As the federal government contemplates its ‘Just Transition’ legislation, many lessons can be learned from the coal industry workforce strategy. Originally published in IRPP Policy Options.
This post was originally published on Policy Options. Read here.
The transition to a net-zero climate policy will have a profound affect on the Canadian economy and labour market. Some industries will contract, others will adapt and green industries are set to grow significantly. While the impact will be felt in all parts of the country, communities which rely on carbon-intensive industries for employment will be the hardest-hit.
Most projections show that the move to net-zero will create more jobs than it displaces, but those jobs might not be in the same communities. Even if they are, they may require different skills. It’s projected that the shift to a less carbon-intensive economy could affect the skills needed to perform in up to one-quarter of jobs.
The federal government has recently completed a national consultation process to find out how its upcoming “Just Transition” legislation can help the move to a lower-carbon economy while meeting environmental targets, maintaining economic growth, and including workers and their communities.
Workforce development is an important piece of the puzzle. Policy directives that work toward a just transition should help workers move away from industries vulnerable to disruptions and into new jobs. While researchers and policymakers in Canada are great at thinking through environmental and economic impacts of transition, we give much less thought to workforce development.
The federal government would be wise to draw upon its experience in the displacement of workers with Canada’s recent transition away from coal. Indeed, the auditor general determined that there was too much reliance on existing supports and services, and not enough designed new ones specifically to support coal workers and their communities. Further, the federal government failed to monitor or report on the just transition for coal workers and operated without a proper framework.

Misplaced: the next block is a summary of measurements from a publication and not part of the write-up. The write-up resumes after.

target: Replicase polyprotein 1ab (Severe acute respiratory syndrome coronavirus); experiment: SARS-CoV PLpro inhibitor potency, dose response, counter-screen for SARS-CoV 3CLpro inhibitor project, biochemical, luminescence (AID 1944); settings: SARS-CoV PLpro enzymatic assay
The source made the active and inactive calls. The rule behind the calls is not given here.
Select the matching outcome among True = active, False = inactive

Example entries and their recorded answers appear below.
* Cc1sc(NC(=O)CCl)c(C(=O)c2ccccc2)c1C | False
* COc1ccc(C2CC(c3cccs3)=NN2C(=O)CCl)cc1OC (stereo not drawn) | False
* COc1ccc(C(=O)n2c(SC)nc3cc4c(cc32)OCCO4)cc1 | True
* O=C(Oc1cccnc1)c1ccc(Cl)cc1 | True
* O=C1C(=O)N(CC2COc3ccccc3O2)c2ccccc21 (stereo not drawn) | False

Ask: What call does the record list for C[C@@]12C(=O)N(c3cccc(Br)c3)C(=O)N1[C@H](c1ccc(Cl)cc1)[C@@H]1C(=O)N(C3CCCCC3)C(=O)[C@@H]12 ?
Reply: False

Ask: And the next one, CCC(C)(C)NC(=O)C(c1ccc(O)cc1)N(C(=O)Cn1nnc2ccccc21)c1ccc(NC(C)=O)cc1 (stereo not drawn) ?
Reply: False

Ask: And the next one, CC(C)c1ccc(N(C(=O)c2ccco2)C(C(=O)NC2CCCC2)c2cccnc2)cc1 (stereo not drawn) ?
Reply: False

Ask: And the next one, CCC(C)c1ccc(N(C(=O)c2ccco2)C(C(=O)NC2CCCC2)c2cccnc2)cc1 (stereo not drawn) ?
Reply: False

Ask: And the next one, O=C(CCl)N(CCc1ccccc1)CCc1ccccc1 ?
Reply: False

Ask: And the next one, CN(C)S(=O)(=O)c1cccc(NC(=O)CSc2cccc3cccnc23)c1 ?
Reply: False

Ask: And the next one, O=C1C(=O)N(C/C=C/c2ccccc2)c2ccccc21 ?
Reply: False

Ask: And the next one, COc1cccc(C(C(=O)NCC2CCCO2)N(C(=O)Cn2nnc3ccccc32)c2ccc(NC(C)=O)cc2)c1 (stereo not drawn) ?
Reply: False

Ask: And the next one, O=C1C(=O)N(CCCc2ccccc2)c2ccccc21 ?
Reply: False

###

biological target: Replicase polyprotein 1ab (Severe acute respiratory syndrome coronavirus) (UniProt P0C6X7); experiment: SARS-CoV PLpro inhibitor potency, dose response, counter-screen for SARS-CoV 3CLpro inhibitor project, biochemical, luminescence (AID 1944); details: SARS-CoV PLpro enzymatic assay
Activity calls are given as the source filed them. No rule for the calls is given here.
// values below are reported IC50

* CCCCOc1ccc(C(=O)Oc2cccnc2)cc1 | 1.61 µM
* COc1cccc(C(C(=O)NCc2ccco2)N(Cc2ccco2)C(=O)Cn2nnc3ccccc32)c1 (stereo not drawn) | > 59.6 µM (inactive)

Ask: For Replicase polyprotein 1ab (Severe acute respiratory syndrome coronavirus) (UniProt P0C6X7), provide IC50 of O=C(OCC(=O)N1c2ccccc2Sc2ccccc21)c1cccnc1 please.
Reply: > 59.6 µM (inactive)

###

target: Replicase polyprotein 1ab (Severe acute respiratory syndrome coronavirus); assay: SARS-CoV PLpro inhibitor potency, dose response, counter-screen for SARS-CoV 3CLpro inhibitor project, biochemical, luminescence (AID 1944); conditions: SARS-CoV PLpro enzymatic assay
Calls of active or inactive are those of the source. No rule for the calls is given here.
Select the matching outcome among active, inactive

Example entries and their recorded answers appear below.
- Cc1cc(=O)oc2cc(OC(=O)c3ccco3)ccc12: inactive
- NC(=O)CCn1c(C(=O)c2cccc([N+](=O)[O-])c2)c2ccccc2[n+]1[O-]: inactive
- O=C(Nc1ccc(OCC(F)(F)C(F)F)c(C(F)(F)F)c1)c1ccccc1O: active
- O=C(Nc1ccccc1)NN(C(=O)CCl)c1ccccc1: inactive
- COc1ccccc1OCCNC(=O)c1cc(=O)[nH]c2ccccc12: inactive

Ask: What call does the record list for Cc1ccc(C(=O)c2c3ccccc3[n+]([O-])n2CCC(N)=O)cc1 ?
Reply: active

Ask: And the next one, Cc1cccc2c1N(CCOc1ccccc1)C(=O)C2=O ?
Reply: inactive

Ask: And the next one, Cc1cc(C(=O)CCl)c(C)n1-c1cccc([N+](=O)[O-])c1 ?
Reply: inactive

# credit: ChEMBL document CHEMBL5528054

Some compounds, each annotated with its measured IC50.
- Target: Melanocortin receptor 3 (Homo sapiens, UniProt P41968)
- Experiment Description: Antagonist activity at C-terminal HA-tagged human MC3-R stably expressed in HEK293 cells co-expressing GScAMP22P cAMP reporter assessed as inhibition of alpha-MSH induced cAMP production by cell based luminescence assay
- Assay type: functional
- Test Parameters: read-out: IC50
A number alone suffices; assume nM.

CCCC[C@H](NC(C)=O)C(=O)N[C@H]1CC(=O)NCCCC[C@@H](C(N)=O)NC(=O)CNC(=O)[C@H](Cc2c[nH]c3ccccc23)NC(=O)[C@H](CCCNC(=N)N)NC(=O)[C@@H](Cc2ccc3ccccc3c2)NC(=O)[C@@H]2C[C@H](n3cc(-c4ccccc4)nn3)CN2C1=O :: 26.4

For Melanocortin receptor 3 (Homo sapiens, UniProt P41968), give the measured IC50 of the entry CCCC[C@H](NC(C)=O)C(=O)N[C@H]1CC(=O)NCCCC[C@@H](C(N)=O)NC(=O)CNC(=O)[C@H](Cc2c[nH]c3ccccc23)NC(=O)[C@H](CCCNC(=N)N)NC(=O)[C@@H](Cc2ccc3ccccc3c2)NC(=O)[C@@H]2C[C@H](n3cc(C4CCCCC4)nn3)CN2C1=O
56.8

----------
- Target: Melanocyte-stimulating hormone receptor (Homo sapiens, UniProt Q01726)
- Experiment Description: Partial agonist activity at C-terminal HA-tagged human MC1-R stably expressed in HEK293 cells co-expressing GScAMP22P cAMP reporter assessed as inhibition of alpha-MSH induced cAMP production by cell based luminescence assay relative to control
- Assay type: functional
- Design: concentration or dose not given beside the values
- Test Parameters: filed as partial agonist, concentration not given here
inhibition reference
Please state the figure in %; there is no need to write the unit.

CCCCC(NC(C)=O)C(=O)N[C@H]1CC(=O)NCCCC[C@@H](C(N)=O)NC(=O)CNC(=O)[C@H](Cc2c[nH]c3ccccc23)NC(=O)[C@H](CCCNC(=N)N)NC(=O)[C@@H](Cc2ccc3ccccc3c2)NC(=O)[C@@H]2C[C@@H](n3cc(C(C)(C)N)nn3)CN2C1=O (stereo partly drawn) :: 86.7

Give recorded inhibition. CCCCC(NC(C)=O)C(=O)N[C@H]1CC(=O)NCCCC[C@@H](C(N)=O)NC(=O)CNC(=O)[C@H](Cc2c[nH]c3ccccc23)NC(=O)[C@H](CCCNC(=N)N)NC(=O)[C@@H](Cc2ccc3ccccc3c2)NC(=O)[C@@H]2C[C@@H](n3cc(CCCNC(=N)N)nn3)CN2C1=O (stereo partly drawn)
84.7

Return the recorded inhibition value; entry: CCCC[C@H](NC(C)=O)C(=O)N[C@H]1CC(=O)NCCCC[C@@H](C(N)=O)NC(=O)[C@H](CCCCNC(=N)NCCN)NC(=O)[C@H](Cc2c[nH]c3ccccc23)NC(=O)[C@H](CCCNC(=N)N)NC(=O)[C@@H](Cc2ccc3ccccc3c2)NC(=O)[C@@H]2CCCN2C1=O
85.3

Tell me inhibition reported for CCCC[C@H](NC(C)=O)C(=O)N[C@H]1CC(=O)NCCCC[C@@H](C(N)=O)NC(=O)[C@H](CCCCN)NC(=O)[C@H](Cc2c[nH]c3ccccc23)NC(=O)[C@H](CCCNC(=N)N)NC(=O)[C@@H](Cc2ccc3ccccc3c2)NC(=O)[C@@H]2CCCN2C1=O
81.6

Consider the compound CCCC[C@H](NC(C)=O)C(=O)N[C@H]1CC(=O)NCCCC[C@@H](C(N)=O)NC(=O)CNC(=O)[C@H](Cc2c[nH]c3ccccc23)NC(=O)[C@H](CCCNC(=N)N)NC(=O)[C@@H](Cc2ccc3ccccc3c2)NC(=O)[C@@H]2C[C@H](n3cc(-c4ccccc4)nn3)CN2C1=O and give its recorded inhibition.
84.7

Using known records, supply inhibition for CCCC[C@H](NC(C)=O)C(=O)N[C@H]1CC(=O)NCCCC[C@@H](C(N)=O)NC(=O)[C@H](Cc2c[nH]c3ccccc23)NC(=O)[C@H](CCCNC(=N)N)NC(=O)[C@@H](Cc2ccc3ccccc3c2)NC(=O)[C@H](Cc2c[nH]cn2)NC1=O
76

If Canada wants to make the opportunities generated by the move to net-zero available to those most affected, then it needs to move towards a more intentional, evidence-based and place-based approach to workforce development and learn from its previous mistakes.
Natural resource jobs will be hardest-hit by the move to net-zero, particularly in the oil and gas sector, which has its distinct geographies of employment. Analyses by the Canadian Climate Institute and the Canadian Centre for Policy Alternatives (CCPA) have shown that oil and gas jobs are mainly concentrated in small- or medium-sized communities, several in rural areas with little economic diversification. The absolute number of jobs may be relatively small, but their loss will be intensely felt in those places
A similar situation occurred in the United States, when six million manufacturing jobs were lost between 1990 and 2007, mostly in smaller “rust belt” towns with little economic diversity. Subsequent job growth occurred in different industries (mostly in services) in other locations (predominantly coastal states). Most of the displaced workers did not move to find work. Instead, they remained in their hometowns and often struggled to find work. Their communities became “pockets of distress,” marked by high levels of long-term unemployment and political disillusionment.